Different students have complained to me that they can’t seem to remember the words they need when they talk in English. I’m not sure there are really secrets to learning vocabulary, but I do think that each learner needs to discover what study practices work best for him or her. Perhaps the key is to guide them by explaining what kinds of practices they need to develop.
Here are some ideas to share with learners:
Study the context. It’s helpful to recall the context in which you heard or saw a new word. Not only will this help you piece together the meaning, but you’ll also be able to get a feel for when the word is used. Who used it and what was their relationship with the listener? What was the subject of conversation? A playback of a film clip or a flashback to a page in a novel can be mentally attached to a word. It’s like a multimedia vocabulary notebook stored in your mind. Visualize the word and its spelling. Replay the original example in your head. Pay attention to pronunciation and grammar. How was the word used?
Engage in reflective study. Having a real vocabulary notebook is a great idea, whether it’s kept on paper or in some digital form. You can’t store too much new information in your head. If you have key points written down, such as the word, its definition, and an example, you can review more easily. Eventually, it will stick. And when you forget a word in conversation, be sure to look it up later in your notebook. The privacy of your own mind allows for a do-over. Go through the conversation again and restate your ideas using the words you want. Refer to your notebook as needed.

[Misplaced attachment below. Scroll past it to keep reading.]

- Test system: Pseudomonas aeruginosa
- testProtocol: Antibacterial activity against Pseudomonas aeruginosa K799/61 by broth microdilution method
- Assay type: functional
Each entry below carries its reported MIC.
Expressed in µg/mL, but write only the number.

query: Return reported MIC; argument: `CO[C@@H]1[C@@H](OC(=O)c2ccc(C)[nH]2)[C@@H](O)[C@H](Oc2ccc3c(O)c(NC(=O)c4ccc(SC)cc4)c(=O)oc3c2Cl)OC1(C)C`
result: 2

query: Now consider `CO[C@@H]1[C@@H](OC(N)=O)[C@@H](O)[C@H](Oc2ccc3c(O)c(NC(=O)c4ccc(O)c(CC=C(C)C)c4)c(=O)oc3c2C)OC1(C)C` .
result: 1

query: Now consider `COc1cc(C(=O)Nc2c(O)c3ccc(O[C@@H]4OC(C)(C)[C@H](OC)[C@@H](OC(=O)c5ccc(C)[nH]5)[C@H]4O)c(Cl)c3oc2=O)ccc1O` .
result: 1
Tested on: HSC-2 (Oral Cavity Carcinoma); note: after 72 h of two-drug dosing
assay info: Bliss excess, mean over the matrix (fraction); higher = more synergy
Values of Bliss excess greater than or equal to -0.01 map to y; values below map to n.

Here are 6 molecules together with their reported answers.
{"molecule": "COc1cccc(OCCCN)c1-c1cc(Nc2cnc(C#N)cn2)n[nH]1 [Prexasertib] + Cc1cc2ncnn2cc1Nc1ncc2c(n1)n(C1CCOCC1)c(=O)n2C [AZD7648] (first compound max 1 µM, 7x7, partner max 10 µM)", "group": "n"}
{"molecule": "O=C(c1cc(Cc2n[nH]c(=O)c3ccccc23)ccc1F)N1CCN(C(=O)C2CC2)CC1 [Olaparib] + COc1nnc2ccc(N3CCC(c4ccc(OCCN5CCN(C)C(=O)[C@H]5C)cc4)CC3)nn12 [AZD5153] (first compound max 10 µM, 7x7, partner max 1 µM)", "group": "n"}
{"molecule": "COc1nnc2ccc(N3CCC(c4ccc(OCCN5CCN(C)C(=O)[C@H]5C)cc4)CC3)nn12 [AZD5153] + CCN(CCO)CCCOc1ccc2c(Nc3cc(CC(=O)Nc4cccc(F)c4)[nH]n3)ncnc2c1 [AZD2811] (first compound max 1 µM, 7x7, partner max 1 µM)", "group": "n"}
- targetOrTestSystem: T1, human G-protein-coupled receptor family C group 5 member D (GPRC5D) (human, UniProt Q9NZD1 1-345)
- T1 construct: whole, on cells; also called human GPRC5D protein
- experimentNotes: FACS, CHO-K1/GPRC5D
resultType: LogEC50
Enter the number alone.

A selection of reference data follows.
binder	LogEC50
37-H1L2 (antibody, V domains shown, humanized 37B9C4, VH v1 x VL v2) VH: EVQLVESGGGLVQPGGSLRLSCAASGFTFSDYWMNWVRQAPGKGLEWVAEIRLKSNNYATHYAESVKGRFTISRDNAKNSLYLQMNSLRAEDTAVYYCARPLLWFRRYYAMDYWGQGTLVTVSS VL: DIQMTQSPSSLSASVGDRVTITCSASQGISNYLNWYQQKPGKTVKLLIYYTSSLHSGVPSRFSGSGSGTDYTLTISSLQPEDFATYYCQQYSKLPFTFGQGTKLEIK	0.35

Combine speaking and writing. Writing prompts reflection. In my recent series of small group conversations, I’ve had students do a short post-class writing assignment. They write a paragraph answering one of the several questions I posed during class. They’ve already discussed the topics, so I’m asking them to rethink their answers and articulate one thought to the best of their ability. In class, I offer corrections and suggested wording, so they can draw from my feedback when they write their paragraphs. In the process, their confidence with vocabulary and grammar generally increases.
A less formal way to combine speaking and writing is with social media platforms. Text and audio are being combined more and more. Interaction through social media can be in real time without being rapid fire. There’s a helpful delay between exchanges, giving learners time to pick and choose their words. One of the apps I’ve been experimenting with for the past few months is HelloTalk. I like the concept behind it so much that I’ve listed it among the student resources on my own website. Basically, it’s a robust texting platform for language exchanges, allowing text or audio with the support of translations, pronunciation models, and correction tools.
As I said, there aren’t really guarded secrets to learning and retaining vocabulary, but it will take effort to discover and implement helpful practices. Encouraging learners to share their practices with one another will facilitate those discoveries.